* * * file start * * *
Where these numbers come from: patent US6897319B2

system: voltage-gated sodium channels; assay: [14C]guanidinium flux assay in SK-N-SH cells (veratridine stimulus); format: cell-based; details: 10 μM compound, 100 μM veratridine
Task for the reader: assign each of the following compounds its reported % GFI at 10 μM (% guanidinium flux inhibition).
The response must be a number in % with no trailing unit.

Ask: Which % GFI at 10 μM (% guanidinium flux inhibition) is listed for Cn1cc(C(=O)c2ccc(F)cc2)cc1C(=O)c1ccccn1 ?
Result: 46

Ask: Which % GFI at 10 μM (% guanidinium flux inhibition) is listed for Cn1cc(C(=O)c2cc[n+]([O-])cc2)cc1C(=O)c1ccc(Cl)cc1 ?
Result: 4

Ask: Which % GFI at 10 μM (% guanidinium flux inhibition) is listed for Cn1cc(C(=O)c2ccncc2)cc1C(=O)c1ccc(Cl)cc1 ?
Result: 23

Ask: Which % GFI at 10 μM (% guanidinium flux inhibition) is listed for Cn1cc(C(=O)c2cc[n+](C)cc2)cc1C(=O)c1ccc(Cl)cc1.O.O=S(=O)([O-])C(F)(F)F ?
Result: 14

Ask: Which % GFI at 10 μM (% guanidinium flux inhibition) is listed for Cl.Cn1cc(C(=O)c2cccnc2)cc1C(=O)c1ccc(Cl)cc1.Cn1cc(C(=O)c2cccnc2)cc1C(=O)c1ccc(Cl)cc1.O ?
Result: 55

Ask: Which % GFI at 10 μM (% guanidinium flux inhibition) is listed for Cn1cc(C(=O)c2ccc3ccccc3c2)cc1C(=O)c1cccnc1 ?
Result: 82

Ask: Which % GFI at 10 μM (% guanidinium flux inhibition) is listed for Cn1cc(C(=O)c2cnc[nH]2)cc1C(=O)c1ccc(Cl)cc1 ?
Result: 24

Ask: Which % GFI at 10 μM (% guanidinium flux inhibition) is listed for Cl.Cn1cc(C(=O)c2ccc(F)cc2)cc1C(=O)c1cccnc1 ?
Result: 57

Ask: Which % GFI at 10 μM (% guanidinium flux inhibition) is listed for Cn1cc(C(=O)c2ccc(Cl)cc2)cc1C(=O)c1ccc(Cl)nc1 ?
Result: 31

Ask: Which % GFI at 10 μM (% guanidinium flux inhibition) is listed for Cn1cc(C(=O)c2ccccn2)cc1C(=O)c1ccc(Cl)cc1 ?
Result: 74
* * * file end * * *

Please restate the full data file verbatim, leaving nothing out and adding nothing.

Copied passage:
Where these numbers come from: patent US6897319B2

system: voltage-gated sodium channels; assay: [14C]guanidinium flux assay in SK-N-SH cells (veratridine stimulus); format: cell-based; details: 10 μM compound, 100 μM veratridine
Task for the reader: assign each of the following compounds its reported % GFI at 10 μM (% guanidinium flux inhibition).
The response must be a number in % with no trailing unit.

Ask: Which % GFI at 10 μM (% guanidinium flux inhibition) is listed for Cn1cc(C(=O)c2ccc(F)cc2)cc1C(=O)c1ccccn1 ?
Result: 46

Ask: Which % GFI at 10 μM (% guanidinium flux inhibition) is listed for Cn1cc(C(=O)c2cc[n+]([O-])cc2)cc1C(=O)c1ccc(Cl)cc1 ?
Result: 4

Ask: Which % GFI at 10 μM (% guanidinium flux inhibition) is listed for Cn1cc(C(=O)c2ccncc2)cc1C(=O)c1ccc(Cl)cc1 ?
Result: 23

Ask: Which % GFI at 10 μM (% guanidinium flux inhibition) is listed for Cn1cc(C(=O)c2cc[n+](C)cc2)cc1C(=O)c1ccc(Cl)cc1.O.O=S(=O)([O-])C(F)(F)F ?
Result: 14

Ask: Which % GFI at 10 μM (% guanidinium flux inhibition) is listed for Cl.Cn1cc(C(=O)c2cccnc2)cc1C(=O)c1ccc(Cl)cc1.Cn1cc(C(=O)c2cccnc2)cc1C(=O)c1ccc(Cl)cc1.O ?
Result: 55

Ask: Which % GFI at 10 μM (% guanidinium flux inhibition) is listed for Cn1cc(C(=O)c2ccc3ccccc3c2)cc1C(=O)c1cccnc1 ?
Result: 82

Ask: Which % GFI at 10 μM (% guanidinium flux inhibition) is listed for Cn1cc(C(=O)c2cnc[nH]2)cc1C(=O)c1ccc(Cl)cc1 ?
Result: 24

Ask: Which % GFI at 10 μM (% guanidinium flux inhibition) is listed for Cl.Cn1cc(C(=O)c2ccc(F)cc2)cc1C(=O)c1cccnc1 ?
Result: 57

Ask: Which % GFI at 10 μM (% guanidinium flux inhibition) is listed for Cn1cc(C(=O)c2ccc(Cl)cc2)cc1C(=O)c1ccc(Cl)nc1 ?
Result: 31

Ask: Which % GFI at 10 μM (% guanidinium flux inhibition) is listed for Cn1cc(C(=O)c2ccccn2)cc1C(=O)c1ccc(Cl)cc1 ?
Result: 74